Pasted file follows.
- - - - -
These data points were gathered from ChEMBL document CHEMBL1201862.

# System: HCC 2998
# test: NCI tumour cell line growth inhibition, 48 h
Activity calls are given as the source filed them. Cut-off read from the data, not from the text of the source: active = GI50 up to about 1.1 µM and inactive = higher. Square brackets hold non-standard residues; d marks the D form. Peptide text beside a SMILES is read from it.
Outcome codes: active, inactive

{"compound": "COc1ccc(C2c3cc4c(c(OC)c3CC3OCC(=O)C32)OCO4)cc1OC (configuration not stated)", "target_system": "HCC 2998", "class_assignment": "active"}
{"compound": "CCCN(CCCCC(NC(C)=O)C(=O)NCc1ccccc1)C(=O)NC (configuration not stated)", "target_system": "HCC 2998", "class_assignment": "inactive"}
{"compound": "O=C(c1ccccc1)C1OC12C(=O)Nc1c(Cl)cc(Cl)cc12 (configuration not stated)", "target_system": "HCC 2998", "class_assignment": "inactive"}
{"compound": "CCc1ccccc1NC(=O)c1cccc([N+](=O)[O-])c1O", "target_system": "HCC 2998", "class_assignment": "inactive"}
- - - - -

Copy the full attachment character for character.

These data points were gathered from ChEMBL document CHEMBL1201862.

# System: HCC 2998
# test: NCI tumour cell line growth inhibition, 48 h
Activity calls are given as the source filed them. Cut-off read from the data, not from the text of the source: active = GI50 up to about 1.1 µM and inactive = higher. Square brackets hold non-standard residues; d marks the D form. Peptide text beside a SMILES is read from it.
Outcome codes: active, inactive

{"compound": "COc1ccc(C2c3cc4c(c(OC)c3CC3OCC(=O)C32)OCO4)cc1OC (configuration not stated)", "target_system": "HCC 2998", "class_assignment": "active"}
{"compound": "CCCN(CCCCC(NC(C)=O)C(=O)NCc1ccccc1)C(=O)NC (configuration not stated)", "target_system": "HCC 2998", "class_assignment": "inactive"}
{"compound": "O=C(c1ccccc1)C1OC12C(=O)Nc1c(Cl)cc(Cl)cc12 (configuration not stated)", "target_system": "HCC 2998", "class_assignment": "inactive"}
{"compound": "CCc1ccccc1NC(=O)c1cccc([N+](=O)[O-])c1O", "target_system": "HCC 2998", "class_assignment": "inactive"}